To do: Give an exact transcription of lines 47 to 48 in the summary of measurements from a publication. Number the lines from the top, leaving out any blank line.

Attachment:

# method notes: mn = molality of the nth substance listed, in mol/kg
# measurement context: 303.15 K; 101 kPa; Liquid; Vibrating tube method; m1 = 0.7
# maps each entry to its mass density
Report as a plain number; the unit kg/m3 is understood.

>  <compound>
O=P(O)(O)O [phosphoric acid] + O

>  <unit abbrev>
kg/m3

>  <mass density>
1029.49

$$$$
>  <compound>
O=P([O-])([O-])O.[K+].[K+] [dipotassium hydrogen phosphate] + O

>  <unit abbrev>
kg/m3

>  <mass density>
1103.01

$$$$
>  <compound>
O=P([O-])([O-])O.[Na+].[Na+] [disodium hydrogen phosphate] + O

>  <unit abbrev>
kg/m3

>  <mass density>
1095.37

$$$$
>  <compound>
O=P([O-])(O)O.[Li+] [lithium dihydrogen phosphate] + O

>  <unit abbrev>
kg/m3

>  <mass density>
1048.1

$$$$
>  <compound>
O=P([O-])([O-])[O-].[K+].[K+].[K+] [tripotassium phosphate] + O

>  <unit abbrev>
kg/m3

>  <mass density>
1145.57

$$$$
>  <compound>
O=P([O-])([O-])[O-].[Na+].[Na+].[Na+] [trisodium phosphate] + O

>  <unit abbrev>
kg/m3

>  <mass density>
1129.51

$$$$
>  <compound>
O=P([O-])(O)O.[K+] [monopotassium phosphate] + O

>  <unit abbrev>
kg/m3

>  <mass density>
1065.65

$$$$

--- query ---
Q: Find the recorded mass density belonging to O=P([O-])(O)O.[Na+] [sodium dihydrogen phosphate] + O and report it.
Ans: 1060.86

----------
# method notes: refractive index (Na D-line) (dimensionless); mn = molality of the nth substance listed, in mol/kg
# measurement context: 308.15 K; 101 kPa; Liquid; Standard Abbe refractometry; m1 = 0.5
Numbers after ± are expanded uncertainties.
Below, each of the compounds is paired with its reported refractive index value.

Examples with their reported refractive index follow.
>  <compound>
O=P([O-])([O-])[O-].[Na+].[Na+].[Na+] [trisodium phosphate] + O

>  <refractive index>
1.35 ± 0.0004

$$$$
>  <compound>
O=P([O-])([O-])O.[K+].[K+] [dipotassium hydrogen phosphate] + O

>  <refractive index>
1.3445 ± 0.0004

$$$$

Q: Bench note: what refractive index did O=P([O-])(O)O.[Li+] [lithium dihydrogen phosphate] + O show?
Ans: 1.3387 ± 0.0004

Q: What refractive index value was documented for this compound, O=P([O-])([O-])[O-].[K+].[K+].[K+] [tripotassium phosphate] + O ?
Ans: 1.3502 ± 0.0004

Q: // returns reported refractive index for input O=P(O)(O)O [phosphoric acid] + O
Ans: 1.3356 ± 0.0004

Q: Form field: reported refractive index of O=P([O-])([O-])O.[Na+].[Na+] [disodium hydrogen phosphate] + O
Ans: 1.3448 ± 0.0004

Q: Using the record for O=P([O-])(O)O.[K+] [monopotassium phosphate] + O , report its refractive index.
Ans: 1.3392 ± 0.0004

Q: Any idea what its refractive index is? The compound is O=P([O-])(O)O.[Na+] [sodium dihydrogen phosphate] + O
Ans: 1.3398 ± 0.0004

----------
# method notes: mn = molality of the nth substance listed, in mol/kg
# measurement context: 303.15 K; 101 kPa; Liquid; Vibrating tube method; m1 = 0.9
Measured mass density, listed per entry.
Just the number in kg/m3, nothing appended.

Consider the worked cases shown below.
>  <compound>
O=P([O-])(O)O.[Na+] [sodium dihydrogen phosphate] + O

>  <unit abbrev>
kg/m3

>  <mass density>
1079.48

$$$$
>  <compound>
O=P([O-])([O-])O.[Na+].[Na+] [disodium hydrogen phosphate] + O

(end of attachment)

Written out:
>  <compound>
O=P([O-])(O)O.[K+] [monopotassium phosphate] + O